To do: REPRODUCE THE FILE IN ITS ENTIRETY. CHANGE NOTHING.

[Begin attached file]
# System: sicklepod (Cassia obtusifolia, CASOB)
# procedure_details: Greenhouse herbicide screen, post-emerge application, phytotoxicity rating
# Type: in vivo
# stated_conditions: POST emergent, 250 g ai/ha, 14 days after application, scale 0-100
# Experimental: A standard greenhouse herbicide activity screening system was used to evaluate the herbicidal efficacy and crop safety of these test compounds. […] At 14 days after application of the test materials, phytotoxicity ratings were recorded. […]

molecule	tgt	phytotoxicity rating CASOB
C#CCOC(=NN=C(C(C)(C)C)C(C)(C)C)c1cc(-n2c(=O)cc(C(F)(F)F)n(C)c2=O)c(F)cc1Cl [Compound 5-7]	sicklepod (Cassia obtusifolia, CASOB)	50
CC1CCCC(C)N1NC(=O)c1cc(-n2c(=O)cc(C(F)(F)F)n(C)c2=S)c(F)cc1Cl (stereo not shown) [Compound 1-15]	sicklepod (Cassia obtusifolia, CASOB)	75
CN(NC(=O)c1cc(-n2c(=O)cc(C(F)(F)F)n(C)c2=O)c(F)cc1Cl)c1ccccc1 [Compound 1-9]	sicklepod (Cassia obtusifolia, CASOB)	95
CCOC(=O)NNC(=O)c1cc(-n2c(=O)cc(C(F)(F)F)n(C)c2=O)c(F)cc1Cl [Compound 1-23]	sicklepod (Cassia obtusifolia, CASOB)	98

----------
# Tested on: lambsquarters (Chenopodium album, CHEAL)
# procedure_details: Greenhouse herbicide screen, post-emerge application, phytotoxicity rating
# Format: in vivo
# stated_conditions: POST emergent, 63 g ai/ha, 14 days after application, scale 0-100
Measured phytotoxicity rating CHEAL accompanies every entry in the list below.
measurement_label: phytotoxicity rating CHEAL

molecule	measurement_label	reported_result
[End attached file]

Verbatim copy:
# System: sicklepod (Cassia obtusifolia, CASOB)
# procedure_details: Greenhouse herbicide screen, post-emerge application, phytotoxicity rating
# Type: in vivo
# stated_conditions: POST emergent, 250 g ai/ha, 14 days after application, scale 0-100
# Experimental: A standard greenhouse herbicide activity screening system was used to evaluate the herbicidal efficacy and crop safety of these test compounds. […] At 14 days after application of the test materials, phytotoxicity ratings were recorded. […]

molecule	tgt	phytotoxicity rating CASOB
C#CCOC(=NN=C(C(C)(C)C)C(C)(C)C)c1cc(-n2c(=O)cc(C(F)(F)F)n(C)c2=O)c(F)cc1Cl [Compound 5-7]	sicklepod (Cassia obtusifolia, CASOB)	50
CC1CCCC(C)N1NC(=O)c1cc(-n2c(=O)cc(C(F)(F)F)n(C)c2=S)c(F)cc1Cl (stereo not shown) [Compound 1-15]	sicklepod (Cassia obtusifolia, CASOB)	75
CN(NC(=O)c1cc(-n2c(=O)cc(C(F)(F)F)n(C)c2=O)c(F)cc1Cl)c1ccccc1 [Compound 1-9]	sicklepod (Cassia obtusifolia, CASOB)	95
CCOC(=O)NNC(=O)c1cc(-n2c(=O)cc(C(F)(F)F)n(C)c2=O)c(F)cc1Cl [Compound 1-23]	sicklepod (Cassia obtusifolia, CASOB)	98

----------
# Tested on: lambsquarters (Chenopodium album, CHEAL)
# procedure_details: Greenhouse herbicide screen, post-emerge application, phytotoxicity rating
# Format: in vivo
# stated_conditions: POST emergent, 63 g ai/ha, 14 days after application, scale 0-100
Measured phytotoxicity rating CHEAL accompanies every entry in the list below.
measurement_label: phytotoxicity rating CHEAL

molecule	measurement_label	reported_result